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Sangha Reflections

View from a Watery Mountain: Sesshin at Jikoji
by Nancy Easton with Patty Bradford and Laurie Belzer

Here are two brief, and one longer, responses from our Mountain Source Sangha sesshin at Jikoji this past July, 2004

It was wonderful to sit quietly in the zendo in the midst of the gentle sounds of nature. Dharma talks about mountains and rivers helped me to remember that everything is alive and we are not separate from life. I'm grateful for the opportunity to sit with dharma friends and teachers and deepen my practice.

-Patty Bradford

A warm bright grateful feeling evokes memory of everyday bodhisattva effort at our recent Mountain Source Sangha sesshin at Jikoji. Sesshin forms seemed casually created by our efforts and in turn supported our practice-realization: the wake-up bell and early morning han, bells, incense and candle in the zendo, chanting and bowing. Particular people doing everyday things, patiently holding incense, uniquely playing instruments, sitting horizontal zazen, baking giant cookies, embodied the efforts of the mountains and waters flowing through our practice together. Before sunrise, the efforts of the morning star, Venus, symbol of love, softly illuminated the deep intimacy of our practice in the dark as a moon crescent hid in the tree shadows.

-Laurie Belzer

I must admit, my first reaction upon hearing Taigen discuss Dogen's Mountains and Waters Sutra-the theme of this year's sesshin at Jikoji-was what my high-school English teacher would have called "a willing suspension of disbelief." Mountains? Walking? OK. Mountains can have their ways, I suppose. I, however, am much more familiar with the ways of water. I've been splashing around in its dripping, pouring, freezing, melting, seeping, soaking, sobbing, gurgling current every day of my life. And I know how to get along pretty well: "Go with the flow." "Don't be a wet blanket." "Don't cry over spilled?" water?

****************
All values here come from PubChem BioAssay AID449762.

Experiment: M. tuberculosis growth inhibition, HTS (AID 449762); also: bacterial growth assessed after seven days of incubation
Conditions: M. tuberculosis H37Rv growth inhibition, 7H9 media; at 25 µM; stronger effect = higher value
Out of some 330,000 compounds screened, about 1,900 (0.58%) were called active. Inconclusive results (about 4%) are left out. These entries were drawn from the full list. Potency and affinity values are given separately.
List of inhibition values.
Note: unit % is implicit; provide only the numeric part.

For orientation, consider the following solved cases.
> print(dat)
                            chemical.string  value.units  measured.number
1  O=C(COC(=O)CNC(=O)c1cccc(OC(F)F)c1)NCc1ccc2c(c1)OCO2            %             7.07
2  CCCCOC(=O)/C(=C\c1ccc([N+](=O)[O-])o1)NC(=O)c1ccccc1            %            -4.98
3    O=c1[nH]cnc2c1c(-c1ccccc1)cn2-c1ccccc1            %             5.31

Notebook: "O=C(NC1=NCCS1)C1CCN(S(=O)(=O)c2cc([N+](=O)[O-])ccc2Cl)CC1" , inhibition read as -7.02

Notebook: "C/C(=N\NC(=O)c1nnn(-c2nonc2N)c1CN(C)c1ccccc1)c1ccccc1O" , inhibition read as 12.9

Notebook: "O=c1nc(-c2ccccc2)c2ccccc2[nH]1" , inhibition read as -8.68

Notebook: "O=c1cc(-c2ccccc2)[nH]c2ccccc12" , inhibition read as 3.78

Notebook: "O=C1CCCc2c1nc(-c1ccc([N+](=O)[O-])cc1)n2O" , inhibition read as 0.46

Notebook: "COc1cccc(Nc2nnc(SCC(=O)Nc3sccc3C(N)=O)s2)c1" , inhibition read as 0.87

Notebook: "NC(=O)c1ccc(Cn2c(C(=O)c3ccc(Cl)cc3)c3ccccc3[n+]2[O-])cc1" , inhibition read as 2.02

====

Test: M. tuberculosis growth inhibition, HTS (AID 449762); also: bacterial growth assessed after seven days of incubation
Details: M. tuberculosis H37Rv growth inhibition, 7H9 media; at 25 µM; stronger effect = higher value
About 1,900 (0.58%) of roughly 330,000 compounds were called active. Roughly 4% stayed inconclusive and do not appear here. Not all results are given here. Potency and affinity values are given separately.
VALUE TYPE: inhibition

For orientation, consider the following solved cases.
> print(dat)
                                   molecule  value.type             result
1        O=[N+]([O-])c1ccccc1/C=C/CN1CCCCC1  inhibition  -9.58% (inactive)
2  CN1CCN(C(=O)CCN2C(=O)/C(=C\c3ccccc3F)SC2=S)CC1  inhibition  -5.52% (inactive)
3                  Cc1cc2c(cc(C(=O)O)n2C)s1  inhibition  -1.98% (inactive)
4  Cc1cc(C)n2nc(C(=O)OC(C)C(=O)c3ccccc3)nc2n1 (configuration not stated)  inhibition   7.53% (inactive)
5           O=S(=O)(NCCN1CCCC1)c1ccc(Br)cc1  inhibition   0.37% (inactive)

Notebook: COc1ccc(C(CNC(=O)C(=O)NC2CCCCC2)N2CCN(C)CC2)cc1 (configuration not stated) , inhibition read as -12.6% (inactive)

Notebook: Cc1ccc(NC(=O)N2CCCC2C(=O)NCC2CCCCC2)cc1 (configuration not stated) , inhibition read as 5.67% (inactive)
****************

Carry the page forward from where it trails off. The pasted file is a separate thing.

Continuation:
So for the first few days of sesshin, I tried to go with the flow. Or at least look like I was. In truth, I was just sitting through each period trying to appear to be paying attention. While in reality, I was savoring the delicious fantasies of the life I was going to have when sesshin was over, each moment of which was set to the soundtrack of my favorite songs, courtesy of the jukebox in my head. For days, I sat there like some poor, befuddled character from The Matrix, unable to choose between the blue pill that would return me forever to my world of fantasy and illusion, or the red pill that would release me from that prison into reality. I knew for sure I didn't actually want to take the blue pill-did I?-but I just couldn't bring myself to swallow the red one. Please-just one more tantalizing daydream?

Eventually, though, I grew tired of pretending to be at a sesshin. "You may be fooling everyone else, but you can't fool yourself," I thought. "What kind of wishy-washy person are you, anyway? All you do is float downstream, filling up whatever container comes along and spilling over the sides when the going gets tough." Seriously, when has anyone known water to make much of an effort to do anything? I took comfort in hearing Dogen's words during Taigen's Dharma talks, particularly when he said that to think of water as merely flowing is an insult to water. As the whirlpool slowly drained out of my head, I began to notice that there were other people in the zendo aside from myself, and that they-unlike me-were actually practicing. I started to wonder, "Where did all this water come from? And why do I think I'm the only one who's drowning in it?"

It had occurred to me after one Dharma talk that if you were to score the Mountains and Waters Sutra as a projective psychological test, you might notice some prominent themes in Dogen's profile, such as "stress from unmet needs" or "capacity for painful introspection." Themes which actually fit pretty well with the whole purpose of a sesshin, when you come right down to it. I began to consider that we were all sitting there, one big roomful of unmet needs, like a class of 6-year-olds who didn't quite get what we wanted for Christmas. "Aw, you wanted a Barbie Dream House? You wanted a Superman cape? A pony? A sports car? An Easy-Bake Oven? I'm so sorry. Maybe next year." I found myself quietly touched by my neighbors' willingness to go on practicing with their unmet needs well into the night, even though all of our left knees were on fire and our right ones weren't much better. And that's when I heard them. The mountains. Walking!

Or at least I thought I did. Maybe it was really just a screech owl, it doesn't matter. Because more importantly, I discovered that water can be a mountain too.

Popping the red pill into my mouth, I took a deep breath and dove head-first, again and again, into the waves of my fantasy world. And each time I did, those foamy mountains rose up and carried me, gently and safely, back to the shore of reality.

-Nancy Easton

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